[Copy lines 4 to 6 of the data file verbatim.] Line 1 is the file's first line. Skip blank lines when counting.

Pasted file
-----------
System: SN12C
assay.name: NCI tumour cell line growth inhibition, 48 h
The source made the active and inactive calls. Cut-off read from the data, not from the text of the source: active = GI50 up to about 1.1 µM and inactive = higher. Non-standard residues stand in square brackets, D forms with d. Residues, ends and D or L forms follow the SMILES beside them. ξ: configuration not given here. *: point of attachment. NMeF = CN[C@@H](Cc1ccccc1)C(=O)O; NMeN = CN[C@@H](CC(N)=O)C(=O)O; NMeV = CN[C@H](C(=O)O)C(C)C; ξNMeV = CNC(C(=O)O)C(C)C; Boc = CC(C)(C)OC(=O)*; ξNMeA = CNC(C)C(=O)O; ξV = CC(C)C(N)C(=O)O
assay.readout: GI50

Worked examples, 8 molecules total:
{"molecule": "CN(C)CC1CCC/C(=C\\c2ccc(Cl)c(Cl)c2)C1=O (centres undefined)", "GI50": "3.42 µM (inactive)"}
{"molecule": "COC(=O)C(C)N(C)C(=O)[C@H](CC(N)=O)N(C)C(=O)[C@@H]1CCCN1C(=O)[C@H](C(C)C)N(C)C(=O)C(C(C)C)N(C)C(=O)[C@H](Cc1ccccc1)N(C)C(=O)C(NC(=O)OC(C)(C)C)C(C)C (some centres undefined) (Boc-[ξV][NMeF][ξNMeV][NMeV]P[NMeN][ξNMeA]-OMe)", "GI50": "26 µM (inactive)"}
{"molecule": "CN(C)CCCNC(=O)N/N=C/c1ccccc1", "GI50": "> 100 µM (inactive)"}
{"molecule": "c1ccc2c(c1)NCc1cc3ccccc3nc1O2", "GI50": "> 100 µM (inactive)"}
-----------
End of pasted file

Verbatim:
assay.readout: GI50

Worked examples, 8 molecules total:
{"molecule": "CN(C)CC1CCC/C(=C\\c2ccc(Cl)c(Cl)c2)C1=O (centres undefined)", "GI50": "3.42 µM (inactive)"}